With Spring fast approaching - Here are 10 Natural Ways to Combat Allergies
It starts with an itch at the back of the throat that you just can’t scratch, then you develop streaming, red, puffy eyes, following by constant sneezing.
Allergies affect at least one in five people in Australia, and when they hit, it can be difficult to combat the symptoms.
Here are 10 ways you can control your hay fever symptoms using only the ingredients or tools within your home. Dr Rob Hicks, allergy expert and author of Beat Your Allergies, has come up with 10 natural ways to combat allergic reactions this spring.
1. Nasal Barrier
A nasal barrier, such a Vaseline or a similar balm, can be smeared around the entrance of your nose. The idea is that it traps the pollen before it can get into the nose and trigger your allergic response. It is a very effective way of easing allergy symptoms.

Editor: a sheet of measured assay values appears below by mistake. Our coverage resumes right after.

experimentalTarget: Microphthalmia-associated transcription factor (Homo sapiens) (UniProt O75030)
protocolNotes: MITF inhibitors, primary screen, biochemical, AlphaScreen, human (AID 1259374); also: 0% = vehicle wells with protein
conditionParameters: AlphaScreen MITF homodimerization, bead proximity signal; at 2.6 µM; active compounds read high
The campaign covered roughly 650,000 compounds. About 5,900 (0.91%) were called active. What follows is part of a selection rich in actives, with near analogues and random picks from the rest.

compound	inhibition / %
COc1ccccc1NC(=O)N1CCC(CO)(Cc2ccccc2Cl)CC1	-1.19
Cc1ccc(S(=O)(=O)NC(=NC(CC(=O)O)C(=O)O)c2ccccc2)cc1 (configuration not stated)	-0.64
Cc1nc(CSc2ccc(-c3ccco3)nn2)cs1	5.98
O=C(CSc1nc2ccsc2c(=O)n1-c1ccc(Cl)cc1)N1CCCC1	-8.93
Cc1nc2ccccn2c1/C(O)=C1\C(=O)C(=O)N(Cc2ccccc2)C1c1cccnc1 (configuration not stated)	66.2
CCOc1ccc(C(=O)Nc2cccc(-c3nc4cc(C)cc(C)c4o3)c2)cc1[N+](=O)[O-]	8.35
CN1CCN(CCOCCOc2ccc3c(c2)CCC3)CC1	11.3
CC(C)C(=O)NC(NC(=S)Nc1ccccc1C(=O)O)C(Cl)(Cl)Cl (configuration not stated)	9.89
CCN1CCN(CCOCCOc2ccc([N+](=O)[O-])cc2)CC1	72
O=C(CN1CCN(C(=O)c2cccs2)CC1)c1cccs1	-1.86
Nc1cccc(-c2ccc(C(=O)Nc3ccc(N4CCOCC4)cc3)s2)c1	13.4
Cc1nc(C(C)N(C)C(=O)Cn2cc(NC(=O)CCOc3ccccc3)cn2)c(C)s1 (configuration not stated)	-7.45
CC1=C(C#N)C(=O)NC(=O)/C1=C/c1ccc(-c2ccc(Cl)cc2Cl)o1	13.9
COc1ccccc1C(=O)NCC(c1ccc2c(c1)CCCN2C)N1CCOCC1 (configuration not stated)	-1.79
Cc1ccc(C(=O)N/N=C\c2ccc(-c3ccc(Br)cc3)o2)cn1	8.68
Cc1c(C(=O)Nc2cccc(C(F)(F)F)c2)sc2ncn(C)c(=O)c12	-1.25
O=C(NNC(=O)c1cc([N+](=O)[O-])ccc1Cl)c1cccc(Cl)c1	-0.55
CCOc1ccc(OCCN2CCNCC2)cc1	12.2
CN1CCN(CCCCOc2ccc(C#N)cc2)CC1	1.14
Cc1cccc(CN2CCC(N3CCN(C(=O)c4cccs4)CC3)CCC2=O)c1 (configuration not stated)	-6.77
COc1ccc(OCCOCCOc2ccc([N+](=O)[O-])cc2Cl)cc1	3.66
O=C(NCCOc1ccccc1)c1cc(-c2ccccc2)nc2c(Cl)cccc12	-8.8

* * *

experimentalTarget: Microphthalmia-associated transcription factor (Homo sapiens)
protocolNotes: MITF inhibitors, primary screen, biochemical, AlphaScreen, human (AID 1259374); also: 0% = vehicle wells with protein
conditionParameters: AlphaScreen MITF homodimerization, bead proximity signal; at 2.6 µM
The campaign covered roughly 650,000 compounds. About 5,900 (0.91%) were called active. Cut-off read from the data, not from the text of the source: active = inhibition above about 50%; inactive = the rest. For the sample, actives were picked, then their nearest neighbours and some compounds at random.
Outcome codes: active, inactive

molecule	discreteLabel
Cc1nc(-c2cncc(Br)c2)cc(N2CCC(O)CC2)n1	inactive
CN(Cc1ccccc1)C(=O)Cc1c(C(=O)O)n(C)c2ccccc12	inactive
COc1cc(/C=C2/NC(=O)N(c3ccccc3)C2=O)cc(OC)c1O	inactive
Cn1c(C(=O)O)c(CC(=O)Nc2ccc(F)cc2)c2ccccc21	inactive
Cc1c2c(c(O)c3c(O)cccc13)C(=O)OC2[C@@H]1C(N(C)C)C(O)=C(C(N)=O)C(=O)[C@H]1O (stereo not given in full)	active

Treating yourself to a new pair of wraparound sunglasses could help keep your hay fever symptoms at bay. “If you have been wanting to buy new sunglasses for a while now, preventing your allergies can be just the justification you need” said Dr Hicks.
Why? Pollen primarily enters the body through the eyes and nose. It is very sticky and rather pollen sticking to your eyes or nasal passage, the sunglasses will pick up the majority of the spores. Sunglasses can also help those people who find bright lights may trigger their allergic reactions, causing them to sneeze.
3. Use Your Phone
As most things in modern day life, there is a range of apps that can help hay fever sufferers plan their lives around their allergies. Dr Hicks recommends keeping track of daily pollen counts via a weather app. The app can help monitor, via is GPS, your current environment based on location. On bad days it can help you decide when it is best to stay indoors, specifically in the morning and late at night when the pollen is coming back down towards the ground. Depending on the persons allergy, it assist you in planning to avoid the outdoors when pollen count is at its highest.